Aaron Tornell and Frank Westermann have a wonky post up at VoxEU about the flows between various national central banks within the Eurozone, which includes this key chart:

Assets of the Bundesbank


The line to concentrate on, here, is the solid one in blue. It shows a key part of the Bundesbank’s assets — its loans to other institutions — falling perilously low to zero, even as its loans to other European central banks — the maroon dotted line — continue to rise inexorably. (These loans from one national central bank to another are known as the TARGET system.)

Up until now, the Bundesbank has managed to fund the latter by means of selling off the former: when it’s asked to lend money to PIIGS central banks, it just sells off some other loans and advances the cash to the Irish or Portuguese central bank instead.

But it can’t do that any more, because the Bundesbank is down to its last €21 billion in private loans. And when that hits zero, the only things left to sell are the Bundesbank’s gold and reserves. Which, it’s pretty safe to say, the Bundesbank is not going to sell.

There’s good news and bad news here. The bad news first:

Before long, the Bundesbank’s stock of domestic assets is going to hit zero, and it is highly unlikely that it will agree to sell its gold or borrow more in private capital markets. At that point, the Bundesbank will not be able to lend more funds to the Eurozone TARGET mechanism… If a critical mass of agents were to engage in capital flight away from fiscally weak countries, the TARGET system would be overwhelmed. In principle, a speculative attack could occur within a day, and the ECB would have to assume all of the marketable securities from countries that suffer the speculative attack. Since the ECB has a relatively small capital base, it would not be able to purchase a large amount of assets from countries that suffer the attack.

This is a bank run, basically, with the banks suffering the run being the central banks of euro-periphery nations. Bank runs are always about liquidity, and so long as there’s a firehose of liquidity somewhere able to give anybody who wants it all the cash they want, bank runs are non-issues. But the point here is that the network of European central banks is running out of cash, and that the Bundesbank — which has been the main provider of liquidity to date — has now pretty much run out of it.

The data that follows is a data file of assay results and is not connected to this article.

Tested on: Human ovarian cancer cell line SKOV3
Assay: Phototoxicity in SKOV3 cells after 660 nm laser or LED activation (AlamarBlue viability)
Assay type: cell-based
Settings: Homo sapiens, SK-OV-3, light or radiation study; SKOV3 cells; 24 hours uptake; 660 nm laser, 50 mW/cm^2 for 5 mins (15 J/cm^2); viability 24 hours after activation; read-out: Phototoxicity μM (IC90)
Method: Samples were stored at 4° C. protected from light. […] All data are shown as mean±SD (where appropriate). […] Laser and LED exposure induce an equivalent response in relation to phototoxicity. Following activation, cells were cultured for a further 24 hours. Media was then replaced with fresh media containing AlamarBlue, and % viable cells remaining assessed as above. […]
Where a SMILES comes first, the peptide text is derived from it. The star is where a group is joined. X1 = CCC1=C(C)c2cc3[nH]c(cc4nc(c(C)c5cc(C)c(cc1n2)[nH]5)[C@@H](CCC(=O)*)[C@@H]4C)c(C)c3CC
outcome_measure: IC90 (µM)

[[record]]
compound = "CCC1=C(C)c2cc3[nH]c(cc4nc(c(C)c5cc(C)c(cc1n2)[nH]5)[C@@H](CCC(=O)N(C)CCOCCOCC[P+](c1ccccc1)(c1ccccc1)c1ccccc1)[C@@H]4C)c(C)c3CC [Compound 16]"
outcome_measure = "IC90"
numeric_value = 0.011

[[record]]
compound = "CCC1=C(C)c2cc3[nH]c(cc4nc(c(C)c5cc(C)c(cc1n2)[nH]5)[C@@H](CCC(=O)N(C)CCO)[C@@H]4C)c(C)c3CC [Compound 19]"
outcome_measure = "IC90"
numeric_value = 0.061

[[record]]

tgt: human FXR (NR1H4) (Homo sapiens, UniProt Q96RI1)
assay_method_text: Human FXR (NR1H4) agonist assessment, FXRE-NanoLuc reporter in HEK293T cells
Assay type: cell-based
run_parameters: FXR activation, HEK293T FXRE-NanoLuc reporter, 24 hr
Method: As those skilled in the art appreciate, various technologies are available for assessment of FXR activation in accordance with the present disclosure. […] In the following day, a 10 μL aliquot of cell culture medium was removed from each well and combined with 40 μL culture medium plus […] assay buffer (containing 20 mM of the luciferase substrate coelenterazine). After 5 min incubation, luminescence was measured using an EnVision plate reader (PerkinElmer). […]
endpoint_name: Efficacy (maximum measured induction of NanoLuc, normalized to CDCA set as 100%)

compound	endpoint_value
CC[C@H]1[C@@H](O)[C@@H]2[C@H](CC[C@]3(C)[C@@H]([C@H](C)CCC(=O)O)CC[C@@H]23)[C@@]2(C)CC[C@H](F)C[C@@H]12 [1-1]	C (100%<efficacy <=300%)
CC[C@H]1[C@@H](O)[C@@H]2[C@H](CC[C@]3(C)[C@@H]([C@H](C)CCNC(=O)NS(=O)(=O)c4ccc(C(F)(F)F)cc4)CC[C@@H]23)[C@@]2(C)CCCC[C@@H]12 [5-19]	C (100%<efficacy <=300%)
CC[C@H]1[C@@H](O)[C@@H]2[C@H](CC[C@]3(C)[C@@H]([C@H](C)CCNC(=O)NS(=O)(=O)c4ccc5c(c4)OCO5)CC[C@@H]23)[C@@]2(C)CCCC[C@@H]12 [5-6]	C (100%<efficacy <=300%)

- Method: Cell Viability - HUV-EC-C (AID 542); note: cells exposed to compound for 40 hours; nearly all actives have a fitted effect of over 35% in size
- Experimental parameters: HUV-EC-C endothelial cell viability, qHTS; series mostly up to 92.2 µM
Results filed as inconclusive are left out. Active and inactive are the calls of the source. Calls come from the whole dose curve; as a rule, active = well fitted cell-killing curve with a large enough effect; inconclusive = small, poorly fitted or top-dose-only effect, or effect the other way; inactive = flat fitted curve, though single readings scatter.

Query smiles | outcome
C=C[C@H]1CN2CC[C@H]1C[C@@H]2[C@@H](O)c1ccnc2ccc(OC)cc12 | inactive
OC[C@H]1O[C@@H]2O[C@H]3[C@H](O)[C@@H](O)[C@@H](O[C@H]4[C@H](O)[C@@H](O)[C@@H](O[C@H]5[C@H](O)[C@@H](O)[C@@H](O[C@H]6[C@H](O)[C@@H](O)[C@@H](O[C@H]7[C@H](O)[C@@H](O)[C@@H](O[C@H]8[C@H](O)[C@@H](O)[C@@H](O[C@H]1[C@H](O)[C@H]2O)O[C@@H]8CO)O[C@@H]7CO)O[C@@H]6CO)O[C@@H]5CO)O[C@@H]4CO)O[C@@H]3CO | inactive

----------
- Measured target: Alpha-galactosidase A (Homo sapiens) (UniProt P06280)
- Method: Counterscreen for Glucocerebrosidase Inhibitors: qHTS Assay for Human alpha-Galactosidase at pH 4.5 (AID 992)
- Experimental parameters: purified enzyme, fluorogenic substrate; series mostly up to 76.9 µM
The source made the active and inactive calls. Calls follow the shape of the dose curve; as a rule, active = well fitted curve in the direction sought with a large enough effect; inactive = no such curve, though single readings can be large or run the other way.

Here’s how Izabella Kaminska reads this:

If the ECB doesn’t act to discourage the borrowing (or for that matter fails to somehow top up the Bundesbank’s assets), it could become a victim of a speculative attack not dissimilar to that experienced by the Bank of England during the ERM crisis of 1992.

There are, after all, many similarities in both situations. Most notable is the fact that both central banks seem to have under-estimated the amount of quality assets (or foreign exchange in the case of the BoE) they needed to hold to defend their monetary policy effectively.

I, on the other hand, am (uncharacteristically) a little more optimistic here. Faced with the imminent collapse of a national central bank, it seems to me that the ECB would have no choice but to print as much money as was necessary to meet that country’s demand for liquidity. The problem in 1992 was that the pound was overvalued, and that the market was demanding Deutschmarks, which the Bank of England couldn’t print. In this case, the market would be demanding euros, which the ECB can print.

Basically, there’s a constant flow of money out of the European periphery and towards the center. Up until now, that flow has been matched by an equal and opposite flow of central bank lending from the Bundesbank to the PIIGS central banks. And when the Bundesbank runs out of money to lend those central banks? The ECB will have no choice but to step in and print all the money necessary to stop those banks from going bust. And that, I think, is how we’re going to see the ECB finally take on the lender-of-last-resort role it has been so reluctant to adopt until now.